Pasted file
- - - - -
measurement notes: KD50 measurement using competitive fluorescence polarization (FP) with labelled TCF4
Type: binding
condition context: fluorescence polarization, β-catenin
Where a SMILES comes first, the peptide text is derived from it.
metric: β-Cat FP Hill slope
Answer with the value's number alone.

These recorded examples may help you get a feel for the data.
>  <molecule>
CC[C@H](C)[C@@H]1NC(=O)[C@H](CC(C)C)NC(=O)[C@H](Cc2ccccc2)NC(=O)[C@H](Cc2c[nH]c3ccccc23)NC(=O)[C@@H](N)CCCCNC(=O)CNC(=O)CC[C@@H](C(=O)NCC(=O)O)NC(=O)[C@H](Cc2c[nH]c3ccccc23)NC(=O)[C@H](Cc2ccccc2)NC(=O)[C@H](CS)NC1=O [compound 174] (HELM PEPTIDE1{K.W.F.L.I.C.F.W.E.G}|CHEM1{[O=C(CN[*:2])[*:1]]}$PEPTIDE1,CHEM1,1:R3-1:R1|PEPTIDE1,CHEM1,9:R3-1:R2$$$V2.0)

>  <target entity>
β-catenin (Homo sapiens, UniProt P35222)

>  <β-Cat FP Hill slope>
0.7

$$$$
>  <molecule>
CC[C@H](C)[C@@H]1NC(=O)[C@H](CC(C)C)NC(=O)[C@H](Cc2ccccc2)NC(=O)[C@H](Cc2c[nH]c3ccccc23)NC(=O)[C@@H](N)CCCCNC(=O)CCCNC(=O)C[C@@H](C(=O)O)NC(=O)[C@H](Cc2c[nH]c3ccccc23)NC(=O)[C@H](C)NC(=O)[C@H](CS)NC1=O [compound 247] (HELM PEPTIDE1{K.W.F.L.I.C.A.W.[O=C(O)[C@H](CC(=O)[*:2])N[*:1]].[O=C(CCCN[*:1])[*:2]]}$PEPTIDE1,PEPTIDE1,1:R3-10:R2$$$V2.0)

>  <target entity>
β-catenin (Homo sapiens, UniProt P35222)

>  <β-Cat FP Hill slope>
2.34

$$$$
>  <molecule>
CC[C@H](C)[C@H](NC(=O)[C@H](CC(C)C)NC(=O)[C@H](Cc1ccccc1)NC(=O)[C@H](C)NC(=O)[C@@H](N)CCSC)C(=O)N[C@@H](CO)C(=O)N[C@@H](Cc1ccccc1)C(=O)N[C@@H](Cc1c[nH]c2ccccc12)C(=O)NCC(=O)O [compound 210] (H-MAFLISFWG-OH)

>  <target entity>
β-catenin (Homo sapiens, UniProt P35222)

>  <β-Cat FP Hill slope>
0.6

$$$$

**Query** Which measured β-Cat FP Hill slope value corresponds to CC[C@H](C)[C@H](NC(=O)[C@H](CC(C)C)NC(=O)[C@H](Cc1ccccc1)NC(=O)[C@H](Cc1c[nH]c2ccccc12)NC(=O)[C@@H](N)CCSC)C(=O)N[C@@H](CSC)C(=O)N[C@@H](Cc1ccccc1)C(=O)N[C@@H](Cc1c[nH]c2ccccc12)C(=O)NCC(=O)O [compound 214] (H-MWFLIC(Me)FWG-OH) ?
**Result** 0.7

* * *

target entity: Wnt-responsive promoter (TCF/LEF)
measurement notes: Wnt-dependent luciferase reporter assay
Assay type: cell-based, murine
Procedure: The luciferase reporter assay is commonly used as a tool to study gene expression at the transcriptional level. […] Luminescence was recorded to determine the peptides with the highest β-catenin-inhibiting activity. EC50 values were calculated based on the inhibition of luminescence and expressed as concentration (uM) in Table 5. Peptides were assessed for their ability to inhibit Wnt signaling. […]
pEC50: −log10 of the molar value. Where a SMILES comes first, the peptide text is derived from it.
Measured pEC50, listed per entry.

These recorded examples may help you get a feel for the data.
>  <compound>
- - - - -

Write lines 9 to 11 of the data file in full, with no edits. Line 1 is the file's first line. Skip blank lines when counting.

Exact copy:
CC[C@H](C)[C@@H]1NC(=O)[C@H](CC(C)C)NC(=O)[C@H](Cc2ccccc2)NC(=O)[C@H](Cc2c[nH]c3ccccc23)NC(=O)[C@@H](N)CCCCNC(=O)CNC(=O)CC[C@@H](C(=O)NCC(=O)O)NC(=O)[C@H](Cc2c[nH]c3ccccc23)NC(=O)[C@H](Cc2ccccc2)NC(=O)[C@H](CS)NC1=O [compound 174] (HELM PEPTIDE1{K.W.F.L.I.C.F.W.E.G}|CHEM1{[O=C(CN[*:2])[*:1]]}$PEPTIDE1,CHEM1,1:R3-1:R1|PEPTIDE1,CHEM1,9:R3-1:R2$$$V2.0)

>  <target entity>
β-catenin (Homo sapiens, UniProt P35222)